Digital strategy can boost the OE service channel, Frost & Sullivan says

Aug. 29, 2014
The online market for business-to-consumer parts sales is expected to cross the $40 billion mark by 2020, according to Frost & Sullivan research. Here are some key strategic recommendations for creating a robust digital strategy.

With automotive e-retailing taking a hold globally, parts and service divisions of vehicle original equipment manufacturers (OEMs) are beginning to pay attention to the digital channel.

According to recent Frost & Sullivan research, the online market for business-to-consumer parts sales alone is expected to cross the $40 billion mark by 2020. In the U.S., Frost & Sullivan predicts that 15 percent to 20 percent of online parts sales will happen either through direct OEM websites or their dealer digital platforms.

In this scenario, the original equipment service (OES) channel must start laying the groundwork for future success. Here are some key strategic recommendations for creating a robust digital strategy:

• Consider a marketplace e-Store: A direct OEM store, pioneered by BMW, on an online marketplace platform such as eBay is fast becoming a popular strategy in Europe, particularly in the United Kingdom. eBay, for instance, draws a large number of vehicle enthusiasts.

Therefore, automakers with historical presence in sports vehicles can find a dedicated platform to sell to these customer groups. It might also be helpful to support dealer engagement through marketplaces. However, OEMs must also be careful about protecting their brand equity and data while selling to these websites.

• Target service aggregators: Service aggregation, which essentially involves a third-party platform on which service shops can promote their repair facilities and capabilities, is still a nascent area. However, websites such as RepairPal and AutoMD have made strong progress in enabling many independent garages with a centralized tool to attract customers.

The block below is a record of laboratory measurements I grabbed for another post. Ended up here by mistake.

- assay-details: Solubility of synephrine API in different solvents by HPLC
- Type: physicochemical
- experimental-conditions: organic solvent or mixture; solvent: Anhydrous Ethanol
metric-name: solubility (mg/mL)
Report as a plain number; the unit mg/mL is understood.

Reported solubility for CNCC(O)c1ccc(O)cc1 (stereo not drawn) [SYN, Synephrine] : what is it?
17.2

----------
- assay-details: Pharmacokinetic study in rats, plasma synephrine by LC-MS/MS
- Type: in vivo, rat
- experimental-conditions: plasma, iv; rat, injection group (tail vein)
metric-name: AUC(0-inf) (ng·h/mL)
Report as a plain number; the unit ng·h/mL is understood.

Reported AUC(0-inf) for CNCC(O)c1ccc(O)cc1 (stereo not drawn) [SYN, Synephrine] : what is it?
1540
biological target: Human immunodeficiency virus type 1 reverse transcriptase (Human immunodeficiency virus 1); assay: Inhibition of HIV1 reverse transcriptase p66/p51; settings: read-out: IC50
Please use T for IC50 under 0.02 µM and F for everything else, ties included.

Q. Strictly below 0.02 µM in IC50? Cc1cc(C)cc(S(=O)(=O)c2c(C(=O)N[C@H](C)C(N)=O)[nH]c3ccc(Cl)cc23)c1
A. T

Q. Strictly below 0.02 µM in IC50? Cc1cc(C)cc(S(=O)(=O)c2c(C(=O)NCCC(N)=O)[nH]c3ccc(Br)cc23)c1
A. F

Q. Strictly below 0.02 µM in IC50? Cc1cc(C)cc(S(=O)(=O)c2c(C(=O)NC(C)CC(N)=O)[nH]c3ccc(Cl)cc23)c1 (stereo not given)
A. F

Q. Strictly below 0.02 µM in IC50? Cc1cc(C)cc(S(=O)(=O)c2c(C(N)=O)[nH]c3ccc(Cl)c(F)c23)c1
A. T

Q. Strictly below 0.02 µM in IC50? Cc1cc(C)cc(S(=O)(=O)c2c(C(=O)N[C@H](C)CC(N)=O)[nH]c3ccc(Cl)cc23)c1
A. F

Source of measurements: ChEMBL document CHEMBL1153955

A service aggregation website essentially works like this: a customer looking for a repair job visits the website and then evaluates the different participating repair shops in his or her area through various metrics (cost of repair, number of bays, and so on) provided on the website. The potential customer is then able to request a live quote for the required service and select the one that best suits his or her needs.

While this kind of a website has primarily attracted independent garages, individual dealers may also use service aggregators to promote their services and in turn, draw more service traffic to their shops.

• Create a unified web platform: Many dealers in the U.S. now have dedicated web platforms – and in some cases, mobile apps – for parts and service purchases. However, the approach and strategy vary from dealer to dealer, leading to brand image fragmentation in the market.

To create a more homogenous parts purchase experience that aligns itself with the central brand, OEMs can explore the possibility of a unified web platform or toolkit for their dealers. General Motors has rolled out something similar for new car sales, in which participating dealers are able to create a homogenized web experience through an online toolkit provided by the OEM. A similar model can be applied to online parts and service sales.

Have a global web store with regional hubs: As global parts e-retailing grows and vehicle platforms become more common across regions with large numbers of shared parts, OEMs should also look into exploring globally standardized e-stores that can be serviced by regional distribution hubs.

Editor’s note: Kumar Saha is an Industry Principal within Frost & Sullivan’s Automotive & Transportation group. For more information on Frost & Sullivan’s Automotive & Transportation research or any questions on this article, call (210) 477-8427 or visit

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